MODULE 1
Introduction to
Backward Design and
Learner-Centered Teaching (LCT)
Our Goal
How to design engaging learning
experiences that focuses on
understanding?
At the end of the course, faculty will be able to plan,
design and implement an engaging course centered
on students learning
Learning Objectives
• What is the difference between knowledge and understanding?
• How the backward design differ from the traditional way?
• How does course design affect student learning?
• What are the benefits of backward design?
• What are the stages of backward design?
• How do they relate to each other?
• How LCT differ from the traditional teaching?
• What are the benefits of using LCT?
• What are the LCT approaches?
• What are the purposes of using LCT approaches?
The Traditional Way
Topic
What is the course about?
Resources and
Instruction
What do I need to help me to teach it?
How should I teach it?
Assessments
How should I assess students?
What is the PROBLEM?
It is too Vague!!
Choose a course and ask yourself:
What is the purpose of the course?
• Is it to cover the topics?
• Is it to understand the book?
Usually what professors do is to give the students as many
information as possible
Focus on cover the Knowledge
What is the PROBLEM?
Do Students really understand?
Knowledge
vs
Understanding
• Definitions and Concepts
• Application to new and different
• Where it can be applied
situations
• Limited application
• Causes and consequences
Follow a recipe
Chef
• May be successful if does exactly
• Able to create new recipes
what the recipes says
• Able to predict what happens if an
• Cannot cook without the recipe
ingredient is added
In summary, the problems are:
• The course content is NOT aligned to the desired outcomes
• The course may have too much content
• Activities may not be aligned with the purpose of the course
• It focuses on the content and teaching method, instead of student
understanding (lack of application)
What is the CONSEQUENCE?
Next Slide
Design affects learning
How does course design influence student learning?
Confusion to get the main point -
Unrelated topics and
the big idea. Students are not able
activities
to transfer the knowledge to other
contexts
Coverage approach
encourages memorization –
Knowledge will last for a short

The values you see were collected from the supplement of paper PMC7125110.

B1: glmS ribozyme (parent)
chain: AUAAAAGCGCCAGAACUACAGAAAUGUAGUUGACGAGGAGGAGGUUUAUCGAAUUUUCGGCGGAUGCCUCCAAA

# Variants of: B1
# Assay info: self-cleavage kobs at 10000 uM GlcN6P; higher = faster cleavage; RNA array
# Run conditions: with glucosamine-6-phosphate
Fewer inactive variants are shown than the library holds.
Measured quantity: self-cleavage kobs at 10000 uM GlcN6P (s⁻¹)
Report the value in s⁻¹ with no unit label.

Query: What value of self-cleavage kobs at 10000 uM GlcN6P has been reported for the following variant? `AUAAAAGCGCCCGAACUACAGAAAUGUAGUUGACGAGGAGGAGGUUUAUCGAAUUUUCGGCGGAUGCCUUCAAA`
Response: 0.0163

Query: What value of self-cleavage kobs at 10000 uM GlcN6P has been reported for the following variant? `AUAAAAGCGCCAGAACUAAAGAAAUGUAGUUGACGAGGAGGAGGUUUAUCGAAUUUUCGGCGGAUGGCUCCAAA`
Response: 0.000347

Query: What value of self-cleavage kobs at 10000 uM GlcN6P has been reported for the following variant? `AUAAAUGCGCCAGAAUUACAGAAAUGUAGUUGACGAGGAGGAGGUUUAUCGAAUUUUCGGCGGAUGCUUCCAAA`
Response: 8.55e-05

“cramming for the test”
term. Students do not really learn
How should the design be done?
Next Slide
The Backward Design
Define
Learning
Objectives
1st
Define
Evidences
of Learning
and
Assessment
tasks
2nd
Plan
Learning
Experiences
3rd
1
Learning Objectives
What should the students
know, understand and be able
to do?
• What is the point?
• What is the Big Idea?
• Why should students learn it?
Evidences of Learning and
2
Assessment Tasks
How will professors know if
students achieved desired
results?
• How to measure understanding?
• What look for?
• How to evaluate the assessment results?
3
Learning Experiences
What should students
do to achieve the
desired results?
• What activities will help students to get the point?
• What is the role of the professor?
• How to engage students?
3
Learning Experiences
What characteristics the learning
experiences should have to help students
to learn?
Learner-Centered Teaching
Teaching approach that:
• Focuses on student learning
• Encourages students to participate
• Challenges students to think critically
• Creates meaning from experience
• Relies on multiples sources of learning and teaching
• Uses examples grounded in real-life experience
• Allows for creativity and discovery in and outside the classroom
Why is it different?
Next Slide
http://www.ferris.edu/fctl/Teaching_and_Learning_Tips/Learner-Centered%20Teaching/LCOverview.htm
http://www.ydae.purdue.edu/lct/mission.html
The Traditional Teaching
“It is a rain of information”
Traditional Teaching vs LearnerCentered Teaching
Behavioralism
vs
Constructivism
Curriculum Begins with the parts of the whole. Emphasizes big concepts, beginning
Emphasizes basic skills
with the whole and expanding to
include the parts
Value
Strict adherence to fixed
curriculum is highly valued
Pursuit of student questions and
interests is valued
Materials
Textbooks and workbooks
Primary sources of material and